The Gambiers are very remote and only receive a supply ship once every 3-4 weeks. Over the holidays it becomes even more infrequent. The main village of Rikitea located on Mangareva received a supply ship in late November, then one in January and then the one we caught at the end of February. The ship in January had no gasoline so the entire archipelago was out of “sans plumb.” We were lucky in that the Nuku Hao supply ship was scheduled to arrive within a week after we arrived (the February ship). Great timing for us!
It is a big deal when the ship comes as the locals receive packages, supplies, parts, cars, scooters, building materials, and pretty much anything that is needed from Tahiti. The magasins (markets) get all of their fresh produce and goods to stock their shelves. So, the island life stops as we know it to greet the ships.
Nuku Hao Supply Ship #1
At 0600, the first of two ships arrived. You can see it coming down the channel (behind the sailboat), during sunrise.
The supply ship lowers two pangas to use as “bow thrusters” and help guide them to the dock. It is amazing to me that they lower these pangas, with people inside them while underway.
The pangas use their wooden bow with minimal protection to “ram” the supply ship and move her into place. The ships captain cannot see the pangas from his perch, so the drivers of the pangas have to have a lot of faith in their own skills – to not get squished.
We went to shore around 10:00 to witness the activity first hand. The supply ship had been docked for about 3 hours and the dock was bustling with movement. They have two cranes that lift and lower the containers from the ship to the dock.
Then forklifts move the containers and boxes away from the boat to make room for more. Dozens and dozens of containers were unloaded. Usually they have one fork lift on either end (one goes backwards while the other forward). Really amazing.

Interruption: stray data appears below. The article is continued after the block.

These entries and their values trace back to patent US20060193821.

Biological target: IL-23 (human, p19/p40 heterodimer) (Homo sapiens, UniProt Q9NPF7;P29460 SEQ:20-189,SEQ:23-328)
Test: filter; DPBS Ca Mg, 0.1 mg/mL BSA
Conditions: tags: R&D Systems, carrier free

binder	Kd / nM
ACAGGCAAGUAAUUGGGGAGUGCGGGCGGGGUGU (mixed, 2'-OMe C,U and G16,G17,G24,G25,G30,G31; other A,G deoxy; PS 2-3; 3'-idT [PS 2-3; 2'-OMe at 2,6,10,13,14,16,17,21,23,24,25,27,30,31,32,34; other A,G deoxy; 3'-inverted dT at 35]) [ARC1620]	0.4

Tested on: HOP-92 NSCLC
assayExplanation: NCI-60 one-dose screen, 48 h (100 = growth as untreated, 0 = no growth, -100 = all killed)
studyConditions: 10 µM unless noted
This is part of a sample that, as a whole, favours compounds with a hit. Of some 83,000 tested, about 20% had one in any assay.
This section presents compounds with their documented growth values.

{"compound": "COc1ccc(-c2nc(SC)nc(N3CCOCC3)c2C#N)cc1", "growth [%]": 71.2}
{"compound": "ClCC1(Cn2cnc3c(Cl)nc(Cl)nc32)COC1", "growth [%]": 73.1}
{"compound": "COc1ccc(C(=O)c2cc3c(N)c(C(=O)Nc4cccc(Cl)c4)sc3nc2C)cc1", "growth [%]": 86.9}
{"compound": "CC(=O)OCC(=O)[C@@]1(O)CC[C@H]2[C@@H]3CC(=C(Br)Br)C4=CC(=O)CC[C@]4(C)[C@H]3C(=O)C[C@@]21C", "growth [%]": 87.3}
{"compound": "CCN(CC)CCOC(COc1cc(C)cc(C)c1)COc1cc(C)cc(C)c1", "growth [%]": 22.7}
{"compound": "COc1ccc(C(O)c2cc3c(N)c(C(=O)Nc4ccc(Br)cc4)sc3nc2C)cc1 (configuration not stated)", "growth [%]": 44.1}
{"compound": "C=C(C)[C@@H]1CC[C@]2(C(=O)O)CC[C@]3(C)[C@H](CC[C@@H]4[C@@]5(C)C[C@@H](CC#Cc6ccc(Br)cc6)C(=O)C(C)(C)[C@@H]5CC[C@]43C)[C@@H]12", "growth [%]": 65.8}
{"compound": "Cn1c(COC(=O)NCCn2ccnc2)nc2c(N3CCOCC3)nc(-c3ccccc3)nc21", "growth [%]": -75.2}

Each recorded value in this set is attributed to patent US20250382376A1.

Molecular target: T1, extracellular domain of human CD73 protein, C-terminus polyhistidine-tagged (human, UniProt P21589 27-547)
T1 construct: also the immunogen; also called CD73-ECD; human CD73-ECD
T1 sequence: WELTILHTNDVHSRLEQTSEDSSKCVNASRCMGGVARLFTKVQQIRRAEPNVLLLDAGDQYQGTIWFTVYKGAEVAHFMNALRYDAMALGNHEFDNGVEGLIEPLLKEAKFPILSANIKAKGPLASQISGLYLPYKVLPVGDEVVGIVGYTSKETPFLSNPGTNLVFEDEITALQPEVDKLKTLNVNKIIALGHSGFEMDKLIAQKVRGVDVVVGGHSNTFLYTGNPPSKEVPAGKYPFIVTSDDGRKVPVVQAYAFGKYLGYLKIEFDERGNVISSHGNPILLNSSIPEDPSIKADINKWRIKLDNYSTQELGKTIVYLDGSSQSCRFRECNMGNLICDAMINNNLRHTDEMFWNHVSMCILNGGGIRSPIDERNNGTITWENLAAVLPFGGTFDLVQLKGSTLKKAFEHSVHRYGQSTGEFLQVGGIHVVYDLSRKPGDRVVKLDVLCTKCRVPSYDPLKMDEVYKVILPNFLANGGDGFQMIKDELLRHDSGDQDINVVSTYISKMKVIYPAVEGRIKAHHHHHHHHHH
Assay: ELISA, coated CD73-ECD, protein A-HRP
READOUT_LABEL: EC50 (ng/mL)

The island is fueled by propane (kitchens) and they were very low on supply in the islands. So, lots and lots and lots of propane bottles were delivered. Locals bring their empty bottles in exchange for full ones.
Anything and everything is delivered
The gasoline and diesel are delivered in 200-liter barrels. The locals bring their empty barrels in exchange for full ones. As an outsider, we can purchase one 200-liter barrel of diesel but not gasoline. Gasoline has to be pre-ordered or purchased directly from the local magasins (for about $50 per 5 gallons). Locals can purchase an open container (lower photo) have it filled and shipped to them. They meet with the foreman, provide payment and paperwork, and he tells them which numbered box is theirs.
I witnessed some funny things while on the dock. I am sure most of it would never be allowed in the States. A local purchased a 200-liter drum of fuel. He backed his hatchback to the dock and had a forklift deposit the heavy barrel into the back. What??? The bottom photo are the locals waiting for individual packages to be unpacked.
The fork lifts drive right inside the containers to remove pallets of beverages, food, and supplies. Of course, we found the pallets of Hinano (local beer).
I went around to the bow of the supply ship to see the damage caused by the pangas. I was surprised the metal ship had so many dents from the wooden pangas. But both the pangas and the supply ship had obvious damage.
Changing of the Guards / Ships
The Nuku Hao supply ship finished unloading and repacking the ship around 1800. By 1900 it left the dock and was out of the channel. By 2100 the Taporo Supply Ship was pulling into the harbor. What a lucky day! Both supply ships arrived. The Taporo carries more of the fresh produce and frozen goods. It was raining when she arrived so we did not go to the dock to witness this madness. We did however, go ashore several hours later to raid the magasins for fresh produce.
The Taporo brought all of the jet fuel for the airport
Although two ships came to deliver supplies, we realized that they still did not bring certain items like cabbage which is normally a staple. Odd. We will have to find a local who grows them. Because we are in the Gambiers, very fertile islands, the search will continue for fresh produce.